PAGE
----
Profile pages on Facebox are quite appealing over the, usually, poorly designed MySpace pages. This is due to the user having the choice of a variety of pre-designed (and good looking) themes for their own pages, however the page layout is pretty standard at this stage. They don’t allow HTML tags, so you can’t make any modifications to the layout through hacking up their code, but that might change. I think one of the big appeals of MySpace is the way a user can customise their page to their hearts content (wether it actually looks good or not) and maybe Facebox will loose out on that factor.
In the feature set there’s the standard Photo/Video upload that you can find on most social networking sites these days. There’s also the ability to check out some basic stats on who’s been visiting your profile which is pretty handy. The messaging between users is also pretty good and they seem to have taken a page out of Google’s book in the way that they arrange the messages.
Facebox Messaging System
The best part of all, is that the service doesn’t break every 5 minutes! I’m sick of getting errors that have ‘Been forwarded to our technical department’ on MySpace. Unfortunately, the searching feature on Facebox needs a strong overhall because when I search for people from within a certain age range, I’ll often get people 2 years younger than the minimum age I searched for mixed in with the results I actually wanted.
I strongly recommend that people check out and register on Facebox if you’re addicted to MySpace, or just want to sign up to a MySpace like service without all the ads and other junk that you see there. There’s no band pages on Facebox, but that’s a small price to pay for a much cleaner looking, more stable service.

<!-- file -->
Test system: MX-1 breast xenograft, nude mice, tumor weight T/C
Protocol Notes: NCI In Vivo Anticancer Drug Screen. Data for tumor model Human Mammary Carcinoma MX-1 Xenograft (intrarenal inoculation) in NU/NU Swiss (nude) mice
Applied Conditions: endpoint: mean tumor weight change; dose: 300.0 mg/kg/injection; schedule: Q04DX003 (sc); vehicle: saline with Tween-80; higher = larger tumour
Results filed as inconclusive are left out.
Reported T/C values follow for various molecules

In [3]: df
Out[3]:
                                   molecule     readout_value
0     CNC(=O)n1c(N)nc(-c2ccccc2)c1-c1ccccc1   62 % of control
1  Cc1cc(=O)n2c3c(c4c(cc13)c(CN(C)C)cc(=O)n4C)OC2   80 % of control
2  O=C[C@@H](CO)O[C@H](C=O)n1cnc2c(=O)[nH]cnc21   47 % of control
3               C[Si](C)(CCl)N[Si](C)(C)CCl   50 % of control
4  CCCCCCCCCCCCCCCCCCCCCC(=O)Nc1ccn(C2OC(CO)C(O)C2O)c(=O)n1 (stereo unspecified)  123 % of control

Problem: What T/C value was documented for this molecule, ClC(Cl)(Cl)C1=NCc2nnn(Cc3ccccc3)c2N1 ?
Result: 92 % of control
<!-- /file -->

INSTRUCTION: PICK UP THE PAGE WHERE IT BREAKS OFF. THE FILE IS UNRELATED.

You can checkout my Facebox profile at: http://en.facebox.com/jameskirsop and if you register use my referal link so I get some Facebox credits.

-james

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Getting personal online

In this day of SMS, blogs, mobile phones, Video conferencing and all of the other recently new communication technologies, are we loosing our personality through technology? Perhaps we’re finding it easier to communicate, and express our opinions, but only at the loss of our own personality with others balanced against the gain of being able to communicate to people across the globe without leaving our own confort zone. There are several signs that this is true, and already progressing at a rapid rate.
In the fast moving Web 2.0 space, social websites like MySpace, Flickr and Del.ico.us are pushing the boundries of spreading our lives to the rest of the world. But recently, a battle has arisen between social bookmarking sites, Digg.com and Netscape.com. Netscape, back in the 1990′s, was one of the leading Internet browsers, but has since been bought by AOL/Time Warner and has been suffering from lagging behind in the fast moving web market. In a bid to get back on track, Netscape.com has been turned into a news portal, and has basically copied Digg.com in its basic structure where people vote for their favourite user-submitted stories. This has sparked an interesting debate between Digg co-founder Kevin Rose and Netscape.com head Jason Calacanis.